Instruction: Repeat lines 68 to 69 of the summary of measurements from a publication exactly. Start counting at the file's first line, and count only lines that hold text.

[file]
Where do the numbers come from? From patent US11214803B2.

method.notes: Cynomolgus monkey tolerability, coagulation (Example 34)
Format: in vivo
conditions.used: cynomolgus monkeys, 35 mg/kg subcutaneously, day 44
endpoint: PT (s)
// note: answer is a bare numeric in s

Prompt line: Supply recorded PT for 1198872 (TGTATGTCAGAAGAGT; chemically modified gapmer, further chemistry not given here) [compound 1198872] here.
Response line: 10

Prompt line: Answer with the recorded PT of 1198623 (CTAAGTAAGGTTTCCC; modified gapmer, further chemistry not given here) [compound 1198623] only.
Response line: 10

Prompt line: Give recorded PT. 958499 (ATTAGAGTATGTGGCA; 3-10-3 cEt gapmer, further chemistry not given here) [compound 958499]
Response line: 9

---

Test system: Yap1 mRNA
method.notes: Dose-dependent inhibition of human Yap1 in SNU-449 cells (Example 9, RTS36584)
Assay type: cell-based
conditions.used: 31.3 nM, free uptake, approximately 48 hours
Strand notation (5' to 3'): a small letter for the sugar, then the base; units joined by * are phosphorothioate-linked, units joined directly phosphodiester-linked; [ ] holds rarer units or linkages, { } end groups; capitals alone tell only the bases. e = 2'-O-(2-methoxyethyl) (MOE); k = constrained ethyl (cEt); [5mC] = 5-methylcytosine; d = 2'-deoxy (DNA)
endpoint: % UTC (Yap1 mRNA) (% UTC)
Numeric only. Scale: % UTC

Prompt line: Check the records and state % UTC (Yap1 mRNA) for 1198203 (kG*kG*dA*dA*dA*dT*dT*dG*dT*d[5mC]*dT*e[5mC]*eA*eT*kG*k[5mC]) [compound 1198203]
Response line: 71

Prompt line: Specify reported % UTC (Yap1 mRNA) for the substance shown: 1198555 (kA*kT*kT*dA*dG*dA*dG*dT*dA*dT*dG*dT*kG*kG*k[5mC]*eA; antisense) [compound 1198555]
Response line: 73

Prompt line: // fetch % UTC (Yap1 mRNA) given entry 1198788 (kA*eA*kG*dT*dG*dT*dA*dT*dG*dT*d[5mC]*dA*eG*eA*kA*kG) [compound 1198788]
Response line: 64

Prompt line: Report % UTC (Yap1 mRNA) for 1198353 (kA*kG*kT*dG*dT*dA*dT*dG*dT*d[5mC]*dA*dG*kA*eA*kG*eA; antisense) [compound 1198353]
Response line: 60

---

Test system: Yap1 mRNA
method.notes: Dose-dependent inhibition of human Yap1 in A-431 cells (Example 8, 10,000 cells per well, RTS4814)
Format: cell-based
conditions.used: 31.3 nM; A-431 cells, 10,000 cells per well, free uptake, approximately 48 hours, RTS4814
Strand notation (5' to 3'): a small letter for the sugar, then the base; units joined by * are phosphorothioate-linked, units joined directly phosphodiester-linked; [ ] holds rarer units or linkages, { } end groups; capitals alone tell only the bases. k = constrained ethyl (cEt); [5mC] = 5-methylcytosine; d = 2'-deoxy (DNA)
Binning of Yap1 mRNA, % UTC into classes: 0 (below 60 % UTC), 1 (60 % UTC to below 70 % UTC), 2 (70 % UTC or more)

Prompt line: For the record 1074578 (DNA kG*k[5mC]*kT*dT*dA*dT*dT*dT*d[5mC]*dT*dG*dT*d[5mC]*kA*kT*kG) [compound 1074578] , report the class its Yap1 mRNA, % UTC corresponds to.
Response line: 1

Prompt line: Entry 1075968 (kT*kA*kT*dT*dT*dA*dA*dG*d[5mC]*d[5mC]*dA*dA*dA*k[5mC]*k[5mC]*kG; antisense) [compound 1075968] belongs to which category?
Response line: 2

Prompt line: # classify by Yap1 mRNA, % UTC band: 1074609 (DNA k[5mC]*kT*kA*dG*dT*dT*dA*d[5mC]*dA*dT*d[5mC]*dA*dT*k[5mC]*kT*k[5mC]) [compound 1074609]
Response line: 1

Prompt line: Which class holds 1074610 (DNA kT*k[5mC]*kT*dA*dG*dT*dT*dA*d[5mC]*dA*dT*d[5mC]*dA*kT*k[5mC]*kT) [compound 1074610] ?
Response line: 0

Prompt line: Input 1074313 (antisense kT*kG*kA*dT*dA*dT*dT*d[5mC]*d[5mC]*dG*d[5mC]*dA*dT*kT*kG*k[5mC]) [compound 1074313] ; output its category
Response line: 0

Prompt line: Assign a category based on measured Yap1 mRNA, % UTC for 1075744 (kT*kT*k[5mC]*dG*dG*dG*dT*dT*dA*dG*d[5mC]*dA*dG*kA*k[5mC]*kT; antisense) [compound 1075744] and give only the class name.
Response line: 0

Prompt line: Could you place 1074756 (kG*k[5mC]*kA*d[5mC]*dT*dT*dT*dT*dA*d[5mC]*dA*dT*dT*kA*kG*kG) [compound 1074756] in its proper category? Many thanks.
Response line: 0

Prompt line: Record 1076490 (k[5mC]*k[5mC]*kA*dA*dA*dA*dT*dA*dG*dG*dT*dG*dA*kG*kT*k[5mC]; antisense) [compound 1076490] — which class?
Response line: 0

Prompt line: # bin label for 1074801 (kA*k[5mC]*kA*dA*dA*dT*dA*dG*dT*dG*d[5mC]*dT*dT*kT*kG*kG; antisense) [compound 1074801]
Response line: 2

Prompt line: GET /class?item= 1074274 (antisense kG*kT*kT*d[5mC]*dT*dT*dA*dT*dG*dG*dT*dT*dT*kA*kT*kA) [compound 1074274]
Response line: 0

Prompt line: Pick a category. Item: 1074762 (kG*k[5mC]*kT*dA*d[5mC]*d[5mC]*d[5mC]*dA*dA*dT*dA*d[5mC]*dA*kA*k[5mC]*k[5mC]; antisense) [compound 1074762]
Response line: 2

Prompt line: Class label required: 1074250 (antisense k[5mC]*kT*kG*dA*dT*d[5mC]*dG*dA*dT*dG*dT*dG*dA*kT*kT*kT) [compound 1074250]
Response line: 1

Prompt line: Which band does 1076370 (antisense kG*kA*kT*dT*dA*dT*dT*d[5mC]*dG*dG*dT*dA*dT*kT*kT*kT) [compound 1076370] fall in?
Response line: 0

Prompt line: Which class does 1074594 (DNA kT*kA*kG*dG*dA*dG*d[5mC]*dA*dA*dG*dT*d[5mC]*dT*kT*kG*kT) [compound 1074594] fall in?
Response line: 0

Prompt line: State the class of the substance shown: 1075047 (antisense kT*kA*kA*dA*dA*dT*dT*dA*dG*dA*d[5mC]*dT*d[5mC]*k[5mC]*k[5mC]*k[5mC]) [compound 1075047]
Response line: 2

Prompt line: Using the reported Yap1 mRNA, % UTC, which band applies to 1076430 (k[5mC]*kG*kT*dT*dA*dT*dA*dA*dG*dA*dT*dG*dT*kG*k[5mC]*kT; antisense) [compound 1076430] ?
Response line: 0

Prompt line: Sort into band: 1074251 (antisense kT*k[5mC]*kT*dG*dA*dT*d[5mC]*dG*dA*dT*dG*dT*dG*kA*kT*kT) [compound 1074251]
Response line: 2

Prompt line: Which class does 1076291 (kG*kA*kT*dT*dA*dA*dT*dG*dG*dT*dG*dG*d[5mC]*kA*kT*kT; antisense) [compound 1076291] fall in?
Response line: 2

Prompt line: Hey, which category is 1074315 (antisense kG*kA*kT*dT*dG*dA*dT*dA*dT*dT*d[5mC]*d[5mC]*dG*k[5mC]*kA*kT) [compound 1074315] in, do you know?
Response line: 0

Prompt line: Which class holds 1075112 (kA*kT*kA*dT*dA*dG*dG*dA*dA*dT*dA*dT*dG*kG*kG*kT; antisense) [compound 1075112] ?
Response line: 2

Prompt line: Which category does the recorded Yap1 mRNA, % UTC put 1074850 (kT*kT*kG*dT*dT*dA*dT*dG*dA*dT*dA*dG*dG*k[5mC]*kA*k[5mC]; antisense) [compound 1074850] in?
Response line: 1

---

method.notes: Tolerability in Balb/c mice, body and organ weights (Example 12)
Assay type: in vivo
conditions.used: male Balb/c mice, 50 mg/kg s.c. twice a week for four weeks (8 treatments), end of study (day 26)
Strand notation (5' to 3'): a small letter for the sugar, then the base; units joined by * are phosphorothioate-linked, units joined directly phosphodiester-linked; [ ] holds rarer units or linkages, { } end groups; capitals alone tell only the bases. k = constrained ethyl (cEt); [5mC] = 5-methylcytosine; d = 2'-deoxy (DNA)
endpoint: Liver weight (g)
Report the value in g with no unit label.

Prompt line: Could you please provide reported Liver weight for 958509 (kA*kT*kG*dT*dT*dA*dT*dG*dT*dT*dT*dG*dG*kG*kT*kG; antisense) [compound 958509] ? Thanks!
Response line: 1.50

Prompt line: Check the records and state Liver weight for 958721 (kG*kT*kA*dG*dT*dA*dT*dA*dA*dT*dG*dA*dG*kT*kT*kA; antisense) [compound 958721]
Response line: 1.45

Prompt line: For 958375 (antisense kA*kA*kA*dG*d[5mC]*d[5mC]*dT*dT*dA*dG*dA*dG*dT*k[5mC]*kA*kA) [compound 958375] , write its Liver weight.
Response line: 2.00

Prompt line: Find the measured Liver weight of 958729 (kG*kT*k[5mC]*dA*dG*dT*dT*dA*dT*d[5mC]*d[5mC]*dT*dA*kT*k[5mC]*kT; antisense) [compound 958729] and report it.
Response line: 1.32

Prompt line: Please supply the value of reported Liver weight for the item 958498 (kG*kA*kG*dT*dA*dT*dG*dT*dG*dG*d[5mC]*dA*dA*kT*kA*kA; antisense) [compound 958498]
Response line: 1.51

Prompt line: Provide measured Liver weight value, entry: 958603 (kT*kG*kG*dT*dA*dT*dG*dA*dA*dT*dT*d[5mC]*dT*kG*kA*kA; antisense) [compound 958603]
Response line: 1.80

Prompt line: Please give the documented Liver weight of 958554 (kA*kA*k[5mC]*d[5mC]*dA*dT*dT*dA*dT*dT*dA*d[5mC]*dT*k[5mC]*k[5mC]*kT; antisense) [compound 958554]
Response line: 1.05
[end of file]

Prompt line: Sort into band: 1074251 (antisense kT*k[5mC]*kT*dG*dA*dT*d[5mC]*dG*dA*dT*dG*dT*dG*kA*kT*kT) [compound 1074251]
Response line: 2